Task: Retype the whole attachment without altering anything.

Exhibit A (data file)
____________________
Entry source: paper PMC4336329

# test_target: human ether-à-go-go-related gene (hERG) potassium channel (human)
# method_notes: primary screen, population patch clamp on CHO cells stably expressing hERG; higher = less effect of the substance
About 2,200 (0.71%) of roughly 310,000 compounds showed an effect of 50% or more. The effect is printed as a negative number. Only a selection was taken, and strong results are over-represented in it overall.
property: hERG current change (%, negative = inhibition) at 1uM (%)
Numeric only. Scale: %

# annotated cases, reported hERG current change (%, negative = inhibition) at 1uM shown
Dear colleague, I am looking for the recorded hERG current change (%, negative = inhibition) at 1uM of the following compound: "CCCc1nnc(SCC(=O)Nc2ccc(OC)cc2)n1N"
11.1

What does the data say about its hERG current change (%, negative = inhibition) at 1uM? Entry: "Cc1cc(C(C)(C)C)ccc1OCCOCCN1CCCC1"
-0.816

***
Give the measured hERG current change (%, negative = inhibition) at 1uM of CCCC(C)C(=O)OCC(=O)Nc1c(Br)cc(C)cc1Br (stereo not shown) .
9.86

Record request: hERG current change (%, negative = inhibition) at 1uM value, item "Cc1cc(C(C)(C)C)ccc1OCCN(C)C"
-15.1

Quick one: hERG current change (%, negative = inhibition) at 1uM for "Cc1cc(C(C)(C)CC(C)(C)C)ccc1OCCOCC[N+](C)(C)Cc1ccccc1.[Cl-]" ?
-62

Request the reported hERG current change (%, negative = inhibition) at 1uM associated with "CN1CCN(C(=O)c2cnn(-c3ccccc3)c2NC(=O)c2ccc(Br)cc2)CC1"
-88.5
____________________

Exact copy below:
Entry source: paper PMC4336329

# test_target: human ether-à-go-go-related gene (hERG) potassium channel (human)
# method_notes: primary screen, population patch clamp on CHO cells stably expressing hERG; higher = less effect of the substance
About 2,200 (0.71%) of roughly 310,000 compounds showed an effect of 50% or more. The effect is printed as a negative number. Only a selection was taken, and strong results are over-represented in it overall.
property: hERG current change (%, negative = inhibition) at 1uM (%)
Numeric only. Scale: %

# annotated cases, reported hERG current change (%, negative = inhibition) at 1uM shown
Dear colleague, I am looking for the recorded hERG current change (%, negative = inhibition) at 1uM of the following compound: "CCCc1nnc(SCC(=O)Nc2ccc(OC)cc2)n1N"
11.1

What does the data say about its hERG current change (%, negative = inhibition) at 1uM? Entry: "Cc1cc(C(C)(C)C)ccc1OCCOCCN1CCCC1"
-0.816

***
Give the measured hERG current change (%, negative = inhibition) at 1uM of CCCC(C)C(=O)OCC(=O)Nc1c(Br)cc(C)cc1Br (stereo not shown) .
9.86

Record request: hERG current change (%, negative = inhibition) at 1uM value, item "Cc1cc(C(C)(C)C)ccc1OCCN(C)C"
-15.1

Quick one: hERG current change (%, negative = inhibition) at 1uM for "Cc1cc(C(C)(C)CC(C)(C)C)ccc1OCCOCC[N+](C)(C)Cc1ccccc1.[Cl-]" ?
-62

Request the reported hERG current change (%, negative = inhibition) at 1uM associated with "CN1CCN(C(=O)c2cnn(-c3ccccc3)c2NC(=O)c2ccc(Br)cc2)CC1"
-88.5